When ‘free’ becomes costly.

It’s very easy to be tempted by many of the ’30-day free’ offers that scream at us from many web pages and apps these days. Games, newspapers, magazines and gym memberships are amongst the fruits that are dangled in front of us daily, and sometimes it’s just too difficult to refuse.

If you do take advantage of these offers then there are certain things that you have to do to make sure that you don’t get stung at the end of the free trial and find that you’re still paying for a service that you’re no longer using 12 months later.

How can you pay for something that’s free I hear you ask. Very easily is the answer. When you sign up for the free offer you will be asked for your personal details and in many cases you will be asked for bank or credit card details as well. You will probably also sign an authority that allows the company offering the free trial to start taking money out of your bank account at the end of the trial if you dan’t cancel the agreement beforehand.

And this is the hard bit. The company is unlikely to call you or text you or email you to remind you to cancel the subscription at the end of the 30 days. So the onus is on you to remember. No problem you say, I’ll just drop them a line in 30 days time and tell them I don’t want to continue.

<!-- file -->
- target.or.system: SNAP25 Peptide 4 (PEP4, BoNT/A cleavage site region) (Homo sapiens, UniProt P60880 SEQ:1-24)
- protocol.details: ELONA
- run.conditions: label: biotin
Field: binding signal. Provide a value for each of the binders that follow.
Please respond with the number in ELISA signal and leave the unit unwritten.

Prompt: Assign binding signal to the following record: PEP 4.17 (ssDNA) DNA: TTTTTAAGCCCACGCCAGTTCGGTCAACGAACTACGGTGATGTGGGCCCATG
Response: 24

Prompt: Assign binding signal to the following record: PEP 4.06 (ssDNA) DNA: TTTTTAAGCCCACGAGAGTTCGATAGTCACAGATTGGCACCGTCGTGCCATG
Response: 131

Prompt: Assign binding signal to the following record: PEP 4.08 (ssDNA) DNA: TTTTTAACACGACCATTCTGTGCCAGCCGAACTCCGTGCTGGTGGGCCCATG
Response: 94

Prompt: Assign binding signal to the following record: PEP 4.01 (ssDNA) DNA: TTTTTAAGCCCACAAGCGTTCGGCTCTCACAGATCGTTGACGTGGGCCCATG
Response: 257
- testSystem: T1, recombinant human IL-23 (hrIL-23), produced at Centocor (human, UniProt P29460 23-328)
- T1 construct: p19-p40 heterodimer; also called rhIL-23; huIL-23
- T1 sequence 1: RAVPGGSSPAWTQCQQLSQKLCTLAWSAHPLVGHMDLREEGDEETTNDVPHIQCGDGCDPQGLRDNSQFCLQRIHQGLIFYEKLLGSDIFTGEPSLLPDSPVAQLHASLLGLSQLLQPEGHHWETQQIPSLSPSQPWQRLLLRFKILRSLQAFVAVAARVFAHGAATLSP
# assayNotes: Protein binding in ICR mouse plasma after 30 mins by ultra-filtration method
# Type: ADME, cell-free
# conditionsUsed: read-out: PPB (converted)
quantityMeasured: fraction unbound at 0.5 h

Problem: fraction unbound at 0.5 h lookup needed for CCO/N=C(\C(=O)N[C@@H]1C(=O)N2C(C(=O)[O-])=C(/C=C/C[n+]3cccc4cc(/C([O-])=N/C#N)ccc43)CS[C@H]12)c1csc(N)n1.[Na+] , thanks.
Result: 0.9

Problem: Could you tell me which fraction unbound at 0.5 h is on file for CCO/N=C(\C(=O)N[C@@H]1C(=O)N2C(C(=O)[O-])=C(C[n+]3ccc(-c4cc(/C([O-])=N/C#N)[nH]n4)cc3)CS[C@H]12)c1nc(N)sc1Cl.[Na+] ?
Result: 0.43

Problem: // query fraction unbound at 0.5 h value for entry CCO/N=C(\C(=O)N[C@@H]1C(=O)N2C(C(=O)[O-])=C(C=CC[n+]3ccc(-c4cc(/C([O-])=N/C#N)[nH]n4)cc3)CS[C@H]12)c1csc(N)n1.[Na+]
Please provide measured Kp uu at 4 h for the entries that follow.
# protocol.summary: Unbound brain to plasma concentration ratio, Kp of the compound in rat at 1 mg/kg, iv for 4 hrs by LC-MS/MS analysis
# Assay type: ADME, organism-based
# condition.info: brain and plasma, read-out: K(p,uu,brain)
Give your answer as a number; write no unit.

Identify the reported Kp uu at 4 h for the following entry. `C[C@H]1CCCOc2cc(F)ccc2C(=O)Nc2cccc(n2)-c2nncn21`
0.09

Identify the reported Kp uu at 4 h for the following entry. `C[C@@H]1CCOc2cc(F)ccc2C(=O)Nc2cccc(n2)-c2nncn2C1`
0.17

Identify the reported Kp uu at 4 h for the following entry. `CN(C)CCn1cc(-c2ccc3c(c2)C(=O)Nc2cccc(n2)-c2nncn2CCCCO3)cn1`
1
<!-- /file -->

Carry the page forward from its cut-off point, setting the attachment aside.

That’s fine apart from two things. The first is that if you wait thirty days you’re probably too late to stop the first payment since these things are normally put in motion a few days before the end date.

And the second thing is that you’ll probably forget! And only realise that you forgot when you look at your bank account or credit card statement in six months time and see payments that you don’t understand for a service you no longer use.

By all means take advantage of free offers. Just remember to cancel them before ‘free’ becomes ‘costly’.

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